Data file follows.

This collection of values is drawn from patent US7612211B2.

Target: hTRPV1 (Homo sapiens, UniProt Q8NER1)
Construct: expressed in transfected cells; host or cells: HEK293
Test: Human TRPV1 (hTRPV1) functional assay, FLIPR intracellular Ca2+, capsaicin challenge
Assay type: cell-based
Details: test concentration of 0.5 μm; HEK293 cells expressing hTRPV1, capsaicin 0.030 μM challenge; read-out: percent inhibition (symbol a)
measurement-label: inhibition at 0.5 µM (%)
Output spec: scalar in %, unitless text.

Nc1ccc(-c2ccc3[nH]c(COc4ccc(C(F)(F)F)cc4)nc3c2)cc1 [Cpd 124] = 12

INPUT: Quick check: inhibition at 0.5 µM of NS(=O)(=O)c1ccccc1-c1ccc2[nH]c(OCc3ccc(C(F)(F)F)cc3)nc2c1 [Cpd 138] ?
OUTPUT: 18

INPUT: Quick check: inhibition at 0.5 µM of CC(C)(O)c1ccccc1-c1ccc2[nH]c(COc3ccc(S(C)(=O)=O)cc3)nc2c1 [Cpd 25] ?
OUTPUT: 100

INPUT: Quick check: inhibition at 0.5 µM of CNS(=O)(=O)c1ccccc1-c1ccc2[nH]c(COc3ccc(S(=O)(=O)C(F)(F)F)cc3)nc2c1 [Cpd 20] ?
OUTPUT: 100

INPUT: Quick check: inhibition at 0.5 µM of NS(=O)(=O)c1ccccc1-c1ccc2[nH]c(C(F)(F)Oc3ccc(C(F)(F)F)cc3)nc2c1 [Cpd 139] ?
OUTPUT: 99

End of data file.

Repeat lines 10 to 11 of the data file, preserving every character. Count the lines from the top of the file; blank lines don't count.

INPUT: Quick check: inhibition at 0.5 µM of NS(=O)(=O)c1ccccc1-c1ccc2[nH]c(OCc3ccc(C(F)(F)F)cc3)nc2c1 [Cpd 138] ?
OUTPUT: 18